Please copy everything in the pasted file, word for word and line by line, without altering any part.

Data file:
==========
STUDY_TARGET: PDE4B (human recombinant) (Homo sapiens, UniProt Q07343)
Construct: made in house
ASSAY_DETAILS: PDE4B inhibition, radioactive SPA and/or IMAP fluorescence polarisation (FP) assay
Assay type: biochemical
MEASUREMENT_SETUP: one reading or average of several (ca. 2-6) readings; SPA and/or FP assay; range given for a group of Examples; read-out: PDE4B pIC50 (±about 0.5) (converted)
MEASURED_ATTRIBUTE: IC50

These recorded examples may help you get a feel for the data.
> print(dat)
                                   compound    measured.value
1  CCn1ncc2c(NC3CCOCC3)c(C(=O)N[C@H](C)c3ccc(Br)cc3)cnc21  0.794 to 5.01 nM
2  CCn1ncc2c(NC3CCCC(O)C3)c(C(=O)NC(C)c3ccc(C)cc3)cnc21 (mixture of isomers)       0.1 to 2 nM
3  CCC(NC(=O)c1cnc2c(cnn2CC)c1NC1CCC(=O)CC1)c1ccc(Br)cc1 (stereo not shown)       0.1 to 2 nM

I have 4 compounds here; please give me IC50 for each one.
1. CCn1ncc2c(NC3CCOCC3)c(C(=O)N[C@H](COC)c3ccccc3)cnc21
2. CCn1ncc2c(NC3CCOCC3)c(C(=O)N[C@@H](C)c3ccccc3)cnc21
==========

STUDY_TARGET: PDE4B (human recombinant) (Homo sapiens, UniProt Q07343)
Construct: made in house
ASSAY_DETAILS: PDE4B inhibition, radioactive SPA and/or IMAP fluorescence polarisation (FP) assay
Assay type: biochemical
MEASUREMENT_SETUP: one reading or average of several (ca. 2-6) readings; SPA and/or FP assay; range given for a group of Examples; read-out: PDE4B pIC50 (±about 0.5) (converted)
MEASURED_ATTRIBUTE: IC50

These recorded examples may help you get a feel for the data.
> print(dat)
                                   compound    measured.value
1  CCn1ncc2c(NC3CCOCC3)c(C(=O)N[C@H](C)c3ccc(Br)cc3)cnc21  0.794 to 5.01 nM
2  CCn1ncc2c(NC3CCCC(O)C3)c(C(=O)NC(C)c3ccc(C)cc3)cnc21 (mixture of isomers)       0.1 to 2 nM
3  CCC(NC(=O)c1cnc2c(cnn2CC)c1NC1CCC(=O)CC1)c1ccc(Br)cc1 (stereo not shown)       0.1 to 2 nM

I have 4 compounds here; please give me IC50 for each one.
1. CCn1ncc2c(NC3CCOCC3)c(C(=O)N[C@H](COC)c3ccccc3)cnc21
2. CCn1ncc2c(NC3CCOCC3)c(C(=O)N[C@@H](C)c3ccccc3)cnc21